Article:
A person who experienced this feeling stated, “MS is giving you a hug to show who has power over your body.” Others who have experienced MS hug describe it as “A horrific squeeze” and “an elephant on my chest.” 

Despite the severity of each experience, MS hug is not a pleasant feeling.

Treatment

The good news is, MS hug often goes away without medical treatment. But there are ways you can relieve discomfort if the feeling persists. The following are some ways to help manage symptoms and start living well with MS. 

  • Effective and consistent communication with your neurologist is vital. Find out what your doctor recommends to treat MS hug. Anticonvulsant medications, such as Neurontin or Lyrica, are used to treat neuropathic pain symptoms. Ask your doctor about over-the-counter pain relievers that may provide temporary relief for muscle spasms. Magnesium, Calcium, and Vitamin D are also shown to reduce symptoms. Talk to your doctor beforehand to make the right decision for yourself with your medical provider.
  • Visiting a physical therapist is shown to be very beneficial in managing those physical symptoms. The physical therapist will help relieve some of the painful symptoms such as muscle spasms, numbness, stiffness. 
  • Applying heat or ice to the area of pain may help to ease symptoms. 
  • A variety of different things can trigger-MS hug. Regulating stress levels and getting the right amount of sleep is vital to avoid flare-ups. Meditation and deep breathing exercises can help lower stress and reduce tension in the body. It’s crucial to allow time for your body and mind to relax. 
  • Remember to stay active. Light exercise can improve your mood and overall well-being.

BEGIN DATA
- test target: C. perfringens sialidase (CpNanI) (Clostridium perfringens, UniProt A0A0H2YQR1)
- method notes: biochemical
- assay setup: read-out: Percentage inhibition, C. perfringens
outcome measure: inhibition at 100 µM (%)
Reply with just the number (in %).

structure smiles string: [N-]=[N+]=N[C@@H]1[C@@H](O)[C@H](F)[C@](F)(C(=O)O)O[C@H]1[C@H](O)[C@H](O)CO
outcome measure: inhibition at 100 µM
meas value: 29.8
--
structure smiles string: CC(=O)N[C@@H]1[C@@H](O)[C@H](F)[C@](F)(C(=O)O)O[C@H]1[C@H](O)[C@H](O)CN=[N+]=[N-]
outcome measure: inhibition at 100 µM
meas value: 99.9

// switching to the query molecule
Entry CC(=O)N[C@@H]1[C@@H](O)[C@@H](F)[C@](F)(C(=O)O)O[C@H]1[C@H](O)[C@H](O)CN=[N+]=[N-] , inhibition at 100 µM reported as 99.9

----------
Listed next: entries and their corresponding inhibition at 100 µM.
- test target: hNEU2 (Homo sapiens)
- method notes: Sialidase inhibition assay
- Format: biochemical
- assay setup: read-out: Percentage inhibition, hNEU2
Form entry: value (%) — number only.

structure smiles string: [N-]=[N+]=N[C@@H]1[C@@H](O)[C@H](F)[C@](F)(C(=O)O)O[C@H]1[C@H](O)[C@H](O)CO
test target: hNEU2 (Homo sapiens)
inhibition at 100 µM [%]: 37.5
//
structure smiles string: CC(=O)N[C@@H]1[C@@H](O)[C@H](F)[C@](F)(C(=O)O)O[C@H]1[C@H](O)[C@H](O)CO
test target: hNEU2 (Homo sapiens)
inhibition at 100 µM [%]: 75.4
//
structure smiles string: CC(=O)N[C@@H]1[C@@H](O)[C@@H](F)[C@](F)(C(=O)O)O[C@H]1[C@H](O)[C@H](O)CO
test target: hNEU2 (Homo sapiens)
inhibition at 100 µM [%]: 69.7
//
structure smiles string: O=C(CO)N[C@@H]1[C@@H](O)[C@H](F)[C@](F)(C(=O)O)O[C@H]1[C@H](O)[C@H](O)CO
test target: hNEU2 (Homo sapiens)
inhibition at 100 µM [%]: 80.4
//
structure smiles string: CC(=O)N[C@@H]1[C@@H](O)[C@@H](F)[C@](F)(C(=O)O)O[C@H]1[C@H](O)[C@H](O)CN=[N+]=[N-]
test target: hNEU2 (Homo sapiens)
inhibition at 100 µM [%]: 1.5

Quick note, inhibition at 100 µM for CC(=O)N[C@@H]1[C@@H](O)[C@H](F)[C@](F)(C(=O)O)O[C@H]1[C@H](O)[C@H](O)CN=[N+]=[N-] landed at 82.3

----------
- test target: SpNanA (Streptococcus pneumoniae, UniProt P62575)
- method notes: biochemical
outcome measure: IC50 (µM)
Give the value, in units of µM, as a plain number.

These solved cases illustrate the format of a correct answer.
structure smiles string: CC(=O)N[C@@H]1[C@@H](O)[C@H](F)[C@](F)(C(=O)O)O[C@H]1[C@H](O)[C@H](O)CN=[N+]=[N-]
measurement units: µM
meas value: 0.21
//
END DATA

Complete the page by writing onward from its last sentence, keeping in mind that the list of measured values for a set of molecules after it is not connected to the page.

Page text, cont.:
• Get a journal and write in it daily. Log your activities, food intake, emotions, and any pain symptoms. This can help you find any patterns or triggers that caused symptoms to flare up.   
  • Another way to reduce stress is by finding a support group. Talking with others who have similar experiences can prevent feelings of isolation. This can provide comfort and help manage difficult emotions. 
  • MS can also cause cognitive dysfunction, which affects the working memory, attention span, and ability to solve problems or make decisions. Treatments such a cognitive rehabilitation therapy can help restore those cognitive abilities. This treatment can strengthen the mind over time, just as physical therapy strengthens the body.

Conclusion

In conclusion, several types of therapies treat MS, which are not limited to what is referenced above. It’s essential to communicate with your doctor to find which treatments may work for you. Different treatments often serve other purposes. Treatments can help manage symptoms, treat attacks, or prevent future attacks and progression of the disease. This article is not intended to substitute medical advice. The purpose of this article is to educate others about this disease, and those with MS know that they are not alone.  

Featured Image by Bruno / Germany from Pixabay